Carl Hill's measuring a stack of paper.
"I've got it down to that little pile," he
said, indicating the correspondence and administrative details on the church secretary's desk, which he
is temporarily manning on this day.
Of course, there was also a luncheon to prepare in the church kitchen, and, oh yes, Sunday's
Then, the Rev. Carl Hill will step down after nine years as pastor of the Mount Nittany United Methodist Church
in Lemont and 41 years in the ministry.
But to say Hill
is retiring may be a bit misleading.He
is just completing the first year of a three-year term as chairman of ESSEX
-- the Eastern States Student Exchange Program sponsored by Rotary International districts from Quebec to North Carolina.He'll also work as chaplain for the Centre Home Care hospice service.And he's
also got at least one commitment to prepare a five-course meal -- a prize offered in a charity auction.And he works with the International Hospitality Council and serves on the board of the Centre County United Way.
"I'm not slowing down," said Hill
, who will be 63 later this year."I'm actually accelerating in some ways."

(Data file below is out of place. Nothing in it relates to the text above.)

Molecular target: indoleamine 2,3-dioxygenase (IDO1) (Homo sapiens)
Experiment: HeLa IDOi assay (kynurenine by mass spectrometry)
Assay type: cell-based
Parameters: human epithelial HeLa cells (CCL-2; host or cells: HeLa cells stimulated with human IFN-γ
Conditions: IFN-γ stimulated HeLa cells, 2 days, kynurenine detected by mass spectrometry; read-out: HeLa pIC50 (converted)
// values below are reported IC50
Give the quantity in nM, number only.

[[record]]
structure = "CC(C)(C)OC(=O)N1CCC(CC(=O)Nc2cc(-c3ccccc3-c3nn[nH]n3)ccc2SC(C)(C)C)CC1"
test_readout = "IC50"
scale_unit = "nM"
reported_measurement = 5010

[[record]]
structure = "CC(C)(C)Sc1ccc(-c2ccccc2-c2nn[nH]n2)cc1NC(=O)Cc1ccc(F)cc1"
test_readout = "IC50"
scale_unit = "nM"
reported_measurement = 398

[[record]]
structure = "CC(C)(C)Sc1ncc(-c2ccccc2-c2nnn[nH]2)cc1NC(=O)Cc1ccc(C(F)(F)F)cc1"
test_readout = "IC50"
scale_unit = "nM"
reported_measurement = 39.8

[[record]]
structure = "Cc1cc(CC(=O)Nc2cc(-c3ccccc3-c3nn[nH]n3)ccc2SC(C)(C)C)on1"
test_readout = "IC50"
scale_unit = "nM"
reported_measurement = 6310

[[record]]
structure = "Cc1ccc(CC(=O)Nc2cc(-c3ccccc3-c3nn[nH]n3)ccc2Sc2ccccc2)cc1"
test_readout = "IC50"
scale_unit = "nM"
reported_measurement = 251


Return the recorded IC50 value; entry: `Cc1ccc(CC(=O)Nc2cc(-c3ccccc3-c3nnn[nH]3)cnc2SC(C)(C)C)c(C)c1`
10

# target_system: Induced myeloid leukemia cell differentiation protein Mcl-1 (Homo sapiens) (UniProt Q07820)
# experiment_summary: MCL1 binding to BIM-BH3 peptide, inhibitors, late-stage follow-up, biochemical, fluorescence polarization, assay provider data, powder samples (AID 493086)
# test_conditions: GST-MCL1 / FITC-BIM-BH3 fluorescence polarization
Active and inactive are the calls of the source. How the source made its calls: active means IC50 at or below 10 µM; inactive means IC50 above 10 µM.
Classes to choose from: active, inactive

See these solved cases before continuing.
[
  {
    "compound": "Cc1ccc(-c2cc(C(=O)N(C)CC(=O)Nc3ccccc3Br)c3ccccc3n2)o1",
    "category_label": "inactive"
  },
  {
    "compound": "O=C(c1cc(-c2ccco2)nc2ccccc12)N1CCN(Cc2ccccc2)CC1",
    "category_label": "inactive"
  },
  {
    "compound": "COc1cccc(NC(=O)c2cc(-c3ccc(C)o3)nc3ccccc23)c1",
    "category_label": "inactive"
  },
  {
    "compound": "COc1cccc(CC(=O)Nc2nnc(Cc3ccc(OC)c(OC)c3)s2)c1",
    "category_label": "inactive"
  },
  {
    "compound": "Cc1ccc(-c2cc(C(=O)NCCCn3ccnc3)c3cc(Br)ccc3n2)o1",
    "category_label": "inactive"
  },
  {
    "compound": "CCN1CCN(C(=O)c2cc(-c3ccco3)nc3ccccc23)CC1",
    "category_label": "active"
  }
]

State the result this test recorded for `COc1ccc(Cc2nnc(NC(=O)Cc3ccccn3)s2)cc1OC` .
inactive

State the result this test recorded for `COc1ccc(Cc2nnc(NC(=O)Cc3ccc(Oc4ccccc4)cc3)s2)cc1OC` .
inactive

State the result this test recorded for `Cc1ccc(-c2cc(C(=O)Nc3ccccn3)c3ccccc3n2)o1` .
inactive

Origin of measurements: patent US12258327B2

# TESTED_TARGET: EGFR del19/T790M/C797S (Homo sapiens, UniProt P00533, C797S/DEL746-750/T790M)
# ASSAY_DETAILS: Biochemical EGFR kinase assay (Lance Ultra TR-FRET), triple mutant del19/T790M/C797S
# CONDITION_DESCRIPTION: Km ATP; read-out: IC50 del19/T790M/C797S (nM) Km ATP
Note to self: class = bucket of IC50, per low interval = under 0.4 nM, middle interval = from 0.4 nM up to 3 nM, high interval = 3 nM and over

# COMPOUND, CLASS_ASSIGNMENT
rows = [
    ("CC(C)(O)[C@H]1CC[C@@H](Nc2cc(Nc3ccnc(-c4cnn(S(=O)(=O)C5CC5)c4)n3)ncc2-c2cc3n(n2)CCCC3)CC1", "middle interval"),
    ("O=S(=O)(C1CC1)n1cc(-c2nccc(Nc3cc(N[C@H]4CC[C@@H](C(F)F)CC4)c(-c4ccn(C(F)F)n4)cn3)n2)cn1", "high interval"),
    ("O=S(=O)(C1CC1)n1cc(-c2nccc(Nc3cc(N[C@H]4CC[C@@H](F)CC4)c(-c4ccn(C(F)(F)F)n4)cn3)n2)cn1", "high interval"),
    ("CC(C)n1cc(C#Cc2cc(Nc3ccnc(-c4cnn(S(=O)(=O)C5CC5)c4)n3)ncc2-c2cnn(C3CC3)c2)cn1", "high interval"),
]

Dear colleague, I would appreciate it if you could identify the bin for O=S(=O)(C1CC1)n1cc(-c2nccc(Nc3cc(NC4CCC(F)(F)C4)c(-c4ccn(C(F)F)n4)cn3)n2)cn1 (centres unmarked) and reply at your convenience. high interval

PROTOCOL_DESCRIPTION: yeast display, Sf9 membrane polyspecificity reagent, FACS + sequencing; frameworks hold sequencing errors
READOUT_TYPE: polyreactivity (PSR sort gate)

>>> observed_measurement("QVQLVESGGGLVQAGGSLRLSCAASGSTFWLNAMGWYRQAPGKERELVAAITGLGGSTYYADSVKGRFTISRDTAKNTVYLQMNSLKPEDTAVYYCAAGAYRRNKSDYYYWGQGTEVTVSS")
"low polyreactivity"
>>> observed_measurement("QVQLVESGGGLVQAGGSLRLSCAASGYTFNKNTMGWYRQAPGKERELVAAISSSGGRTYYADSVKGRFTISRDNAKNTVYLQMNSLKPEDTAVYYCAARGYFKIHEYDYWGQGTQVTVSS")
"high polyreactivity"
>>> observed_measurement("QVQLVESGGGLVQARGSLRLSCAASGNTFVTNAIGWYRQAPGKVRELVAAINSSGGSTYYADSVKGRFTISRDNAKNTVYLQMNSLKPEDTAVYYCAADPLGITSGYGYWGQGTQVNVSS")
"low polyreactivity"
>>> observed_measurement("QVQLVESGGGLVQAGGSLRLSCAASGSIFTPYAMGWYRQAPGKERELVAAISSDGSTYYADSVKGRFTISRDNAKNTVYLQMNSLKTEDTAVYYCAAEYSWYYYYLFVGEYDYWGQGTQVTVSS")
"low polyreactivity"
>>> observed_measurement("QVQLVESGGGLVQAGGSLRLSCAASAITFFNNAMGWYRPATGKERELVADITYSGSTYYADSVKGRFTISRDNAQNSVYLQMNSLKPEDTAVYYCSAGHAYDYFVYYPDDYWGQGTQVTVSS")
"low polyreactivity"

Soon he'll be accelerating all over the world.
"Oh yeah," he
answered enthusiastically when quizzed about his
travel plans in retirement."All kinds of things: New Hampshire, my wife is going to Utah in July; we're going to Croatia and Bosnia in August, Denmark -- all Rotary stuff -- British Columbia, Vancouver, Japan next year."
And there's a Penn State football game in Iowa he
would like to attend and, since the ticket manager is a member of Mount Nittany congregation, he
can get tickets, Hill
But after Sunday
will no longer be serving the church he
has seen grow by more than 100 members over the past decade and, just recently, finish the third phase of a major expansion project.At a cost of nearly $1 million, the project added office space, a new Family Life Center
and, not coincidentally, dramatically increased the size of the kitchen.
Some members of his
congregation will remember Hill
as much in the kitchen as in the pulpit.
cooking skills early.
"In Boy Scouts way back when," the Berwick native explained.
, family means -- in addition to the 560 or so members of the church -- Janet, his
wife of 40 years, their two sons and three grandchildren.And then there are the 22 exchange students they've had in and out of their house over the last several decades, the most recent of whom, a young man from Brazil, returned to his
home about a month ago.
"Once you get involved, you just get hooked," Hill
said of his
commitment to the student exchange program.
"I see the change -- the growth and maturity in the students.It opens up college opportunities and career opportunities," he
said."Plus there is the long-term effect on world peace and understanding.I believe it's made a difference someplace."Hill
has been making a difference for more than four decades, in churches in McVeytown, Pleasant Gap and elsewhere before coming to Lemont.
In retirement, he
wife -- who retired as a schoolteacher in Bradford County just last week -- will live in Pleasant Gap once again.